Qualitative approaches have also been undertaken, such as in-depth interviewing, participant observation, action research, ethnography, and narrative analysis, where the focus is on the difference ‘in kind’ of human rights experiences, interpretations, stories, impressions, and feelings among those who have suffered violations themselves or have had friends and families who have had similar experiences.

While quantitative approaches to human rights problems are primarily focussed on explanation of variation, qualitative approaches are primarily focused on understanding of human rights situations and experiences. In either case, many scholars of human rights seek to use evidence about human rights to make strong inferences that can and in many cases are used for human rights advocacy.

The human rights movement today

Since the 1948 Universal Declaration of Human Rights there has been a proliferation of international human rights law that has expanded both in depth (an increasing articulation and delineation of rights) and breadth (an increasing number of states that have ratified the international treaties). This expansion in law and general global awareness about human rights is the fruit of much hard work from human rights advocates, practitioners, scholars, lawyers, diplomats, and national leaders who have come together in a wide range of public meetings at the local, national, and international level.

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Advocacy work in human rights is often highly contested, fraught with difficulty, denial and setback, but has made tremendous advances, while human rights scholarship particularly in the social sciences has advanced tremendously in the late 20th and early 21st century. There are undergraduate, postgraduate taught, and postgraduate research programmes dedicated to human rights, and scholars from these programmes go onto to do amazing things all over the world for the advance of human rights.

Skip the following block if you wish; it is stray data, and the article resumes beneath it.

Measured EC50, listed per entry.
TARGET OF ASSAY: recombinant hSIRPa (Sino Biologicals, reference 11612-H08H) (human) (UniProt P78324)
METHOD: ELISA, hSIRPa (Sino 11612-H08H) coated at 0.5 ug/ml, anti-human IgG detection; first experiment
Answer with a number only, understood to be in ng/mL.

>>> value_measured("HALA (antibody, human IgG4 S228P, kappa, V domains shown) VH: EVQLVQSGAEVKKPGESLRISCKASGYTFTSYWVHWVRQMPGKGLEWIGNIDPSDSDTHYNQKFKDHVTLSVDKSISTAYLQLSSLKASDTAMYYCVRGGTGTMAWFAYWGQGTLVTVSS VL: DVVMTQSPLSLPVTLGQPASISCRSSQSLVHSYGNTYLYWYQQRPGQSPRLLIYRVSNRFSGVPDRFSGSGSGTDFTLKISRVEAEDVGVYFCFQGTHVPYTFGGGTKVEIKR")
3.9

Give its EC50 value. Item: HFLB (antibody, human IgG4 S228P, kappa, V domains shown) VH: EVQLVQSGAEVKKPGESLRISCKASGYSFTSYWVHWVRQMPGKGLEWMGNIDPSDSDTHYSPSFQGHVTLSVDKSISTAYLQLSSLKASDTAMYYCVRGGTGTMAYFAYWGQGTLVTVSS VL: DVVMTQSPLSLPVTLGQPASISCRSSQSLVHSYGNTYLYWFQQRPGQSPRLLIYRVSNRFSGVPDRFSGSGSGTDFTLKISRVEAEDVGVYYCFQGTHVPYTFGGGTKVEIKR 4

Much of this work is disseminated through quite traditional means: classrooms, seminar sessions, academic conferences, peer reviewed journal articles, research monographs, policy papers, and advocacy documents. All of these are excellent vehicles for communicating human rights research and human rights findings. But there is no denying that they are rather limited and do not connect with those people without an academic understanding of human rights, but who may also benefit most from our work.

Why podcast about human rights?

So on December 10, with generous support from the Nuffield Foundation, I am joining forces with former BBC journalist, Christine Garrington of Research Podcasts and web developer Paul Groves to launch The Rights Track, a podcast featuring a collection of interviews conducted by me with leading scholars around the world engaged in systematic human rights research. The podcast has a simple aim: to provide sound evidence on human rights in an accessible format that gets our thinking about human rights on the right track.

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The podcast format allows you the listener to engage with human rights research differently. You hear the scholar in his or her words. You learn about why they study what the study. How they studied what they studied. What they found out from their research and why that matters for human rights.